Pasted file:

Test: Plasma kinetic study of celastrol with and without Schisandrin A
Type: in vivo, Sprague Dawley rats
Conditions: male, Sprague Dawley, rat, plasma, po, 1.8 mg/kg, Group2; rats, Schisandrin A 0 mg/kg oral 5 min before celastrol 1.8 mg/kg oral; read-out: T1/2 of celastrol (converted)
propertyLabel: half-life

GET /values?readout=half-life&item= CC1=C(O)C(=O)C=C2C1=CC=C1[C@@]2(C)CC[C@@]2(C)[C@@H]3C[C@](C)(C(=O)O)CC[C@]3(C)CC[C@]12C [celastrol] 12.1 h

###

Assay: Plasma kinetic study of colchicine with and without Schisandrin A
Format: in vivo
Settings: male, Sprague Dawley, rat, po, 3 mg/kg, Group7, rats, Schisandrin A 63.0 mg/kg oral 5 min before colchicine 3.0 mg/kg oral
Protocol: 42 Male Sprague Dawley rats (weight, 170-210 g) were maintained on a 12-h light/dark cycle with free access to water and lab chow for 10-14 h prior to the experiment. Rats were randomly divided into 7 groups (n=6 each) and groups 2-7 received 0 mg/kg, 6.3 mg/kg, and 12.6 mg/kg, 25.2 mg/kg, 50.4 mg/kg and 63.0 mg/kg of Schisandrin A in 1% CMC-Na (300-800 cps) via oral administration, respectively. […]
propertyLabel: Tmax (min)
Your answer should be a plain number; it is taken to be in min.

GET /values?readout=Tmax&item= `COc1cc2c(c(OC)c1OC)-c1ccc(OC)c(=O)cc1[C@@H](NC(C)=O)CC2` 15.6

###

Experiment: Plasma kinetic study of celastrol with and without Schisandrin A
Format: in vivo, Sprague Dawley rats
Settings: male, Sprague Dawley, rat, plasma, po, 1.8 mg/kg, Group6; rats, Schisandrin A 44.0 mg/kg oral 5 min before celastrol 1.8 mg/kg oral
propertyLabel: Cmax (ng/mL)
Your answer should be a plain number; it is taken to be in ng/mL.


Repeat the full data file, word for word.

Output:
Test: Plasma kinetic study of celastrol with and without Schisandrin A
Type: in vivo, Sprague Dawley rats
Conditions: male, Sprague Dawley, rat, plasma, po, 1.8 mg/kg, Group2; rats, Schisandrin A 0 mg/kg oral 5 min before celastrol 1.8 mg/kg oral; read-out: T1/2 of celastrol (converted)
propertyLabel: half-life

GET /values?readout=half-life&item= CC1=C(O)C(=O)C=C2C1=CC=C1[C@@]2(C)CC[C@@]2(C)[C@@H]3C[C@](C)(C(=O)O)CC[C@]3(C)CC[C@]12C [celastrol] 12.1 h

###

Assay: Plasma kinetic study of colchicine with and without Schisandrin A
Format: in vivo
Settings: male, Sprague Dawley, rat, po, 3 mg/kg, Group7, rats, Schisandrin A 63.0 mg/kg oral 5 min before colchicine 3.0 mg/kg oral
Protocol: 42 Male Sprague Dawley rats (weight, 170-210 g) were maintained on a 12-h light/dark cycle with free access to water and lab chow for 10-14 h prior to the experiment. Rats were randomly divided into 7 groups (n=6 each) and groups 2-7 received 0 mg/kg, 6.3 mg/kg, and 12.6 mg/kg, 25.2 mg/kg, 50.4 mg/kg and 63.0 mg/kg of Schisandrin A in 1% CMC-Na (300-800 cps) via oral administration, respectively. […]
propertyLabel: Tmax (min)
Your answer should be a plain number; it is taken to be in min.

GET /values?readout=Tmax&item= `COc1cc2c(c(OC)c1OC)-c1ccc(OC)c(=O)cc1[C@@H](NC(C)=O)CC2` 15.6

###

Experiment: Plasma kinetic study of celastrol with and without Schisandrin A
Format: in vivo, Sprague Dawley rats
Settings: male, Sprague Dawley, rat, plasma, po, 1.8 mg/kg, Group6; rats, Schisandrin A 44.0 mg/kg oral 5 min before celastrol 1.8 mg/kg oral
propertyLabel: Cmax (ng/mL)
Your answer should be a plain number; it is taken to be in ng/mL.